There are some effective ways to donate to youth interested in space exploration in which a larger portion of what you donate is actually used on the youth.
This is what is sticking in my mind about this SGAC donation campaign: how is the money being used? I can't tell you with much certainty. During the ten months before I quit the Executive Committee, I requested an up-to-date copy of the SGAC financial statement from the executive director. No luck. Several draft copies were offered for feedback, and I did ask questions about debts and expenses that appeared to be missing or in some cases, four-digit expenses that were listed on the draft statement that had not been cleared by the executive committee.
Were any of these questions addressed? No.
Was an updated statement offered? No.
What should this mean to me, that the officer responsible for maintaining the organization refused to answer questions about money he spent?
See a forwarded email below, which I have, to date, received six copies of... the Ron Paul of space advocacy, without the associated money bomb. Maybe I should salute them for having the temerity to ask me--however, I know it is a form email--but I will be keeping my money out of this campaign and offering it to other places where it will be better utilized.
I can think of two examples that will still benefit people that want to attend SGC. I encourage going this route instead of not funding altogether. I will fund youth to go, but in a way that I trust.
First, you can donate directly to a participant that wants to attend. Wait until the delegate selections occur in a few months and offer to give a sponsorship directly to one of them, not through the organization. Else the middleman will take a cut. How can SGC cost 300+ euros when a program of similar duration and scope in the same region (stretching here, but Andhra Pradesh and Tamil Nadu are neighbors) cost less than 10 euros? Think about it. Us Americans might lose a few dollars on a tax writeoff, but instead a delegate will be getting several multiples of what you miss.
Second, you could donate to the international SEDS campaign to send students to SEDSIC/IAC, which is not coincidentally linked to SGC; participants should be able to attend both (I am an SGC "alumnus"). When fellow SEDS alumni and supporters donated money for students to go to India for SEDSIC, all donated money went to the students. 100%. The only money that did not go to students went to Western Union fees--I learned that not all students from all countries could take personal checks--but I covered these fees personally in addition to the other sponsorships. If interested in this, let me know.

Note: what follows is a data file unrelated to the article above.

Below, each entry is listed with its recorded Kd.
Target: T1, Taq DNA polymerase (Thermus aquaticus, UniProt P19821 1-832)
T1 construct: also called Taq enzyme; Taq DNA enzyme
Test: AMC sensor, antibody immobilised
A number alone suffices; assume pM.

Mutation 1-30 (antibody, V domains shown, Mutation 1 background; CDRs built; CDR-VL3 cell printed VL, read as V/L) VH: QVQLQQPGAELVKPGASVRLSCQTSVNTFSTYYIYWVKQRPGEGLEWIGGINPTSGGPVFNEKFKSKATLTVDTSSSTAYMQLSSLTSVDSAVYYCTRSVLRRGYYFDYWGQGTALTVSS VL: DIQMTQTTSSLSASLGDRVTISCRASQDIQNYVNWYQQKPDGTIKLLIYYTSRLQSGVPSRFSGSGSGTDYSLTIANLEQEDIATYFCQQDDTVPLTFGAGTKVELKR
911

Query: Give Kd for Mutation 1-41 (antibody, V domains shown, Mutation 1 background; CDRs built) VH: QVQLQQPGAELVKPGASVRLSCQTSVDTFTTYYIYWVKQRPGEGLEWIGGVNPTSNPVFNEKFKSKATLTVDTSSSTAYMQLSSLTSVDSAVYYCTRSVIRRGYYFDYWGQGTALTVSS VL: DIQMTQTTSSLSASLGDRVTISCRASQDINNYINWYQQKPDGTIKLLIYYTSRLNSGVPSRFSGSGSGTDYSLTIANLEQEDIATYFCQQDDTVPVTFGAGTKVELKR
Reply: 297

I support SGC in principle--the idea of getting youth worldwide together in a single place, provided they accomplish something of value. But it is asinine to think that it will cost 7 to 10 alumni an average of $50 each just to get one of them in the door.
Perhaps next on the agenda of transparency is to more closely analyze how 300+ euros/person could be spent. Surely some goes to scholarships, but after the smallest SGC ever, how much? How much went to manager salary? How much went to funding the manager's trip to India in February? How much of the money raised went to sending a youth to Hyderabad?
You should know where your money goes. Ask questions. This is not the only way to support the youth if you are not satisfied with the answers.
As an alumnus of the Space Generation Congress, we have a special opportunity for you. SGAC has launched its 2008 fundraising campaign and one of the important things we raise money for each year is the Space Generation Congress, taking place next year in Glasgow, Scotland. From 2002 to 2007 nearly 500 young people from around the world have taken part in the congress, including you!
Many of you have told us how important you felt your attendance at SGC was, and so we would like to give you the chance to share that experience with another young person in 2008.
For that, we have set up a special link where you can donate directly to SGC, so that we know exactly how you would like us to use your valuable contribution. To make a contribution, please go to http://spacegeneration.org/donate_sgc
Imagine if the 500 SGC alumni each donated an average of $50 each? That would mean $25,000 could be used to fund nearly 15 full scholarships to the congress. Combine that with corporate funding for SGC and we might be able to have our best attendance ever in 2008.
We look forward to you continued support and contributions to the future of youth in space.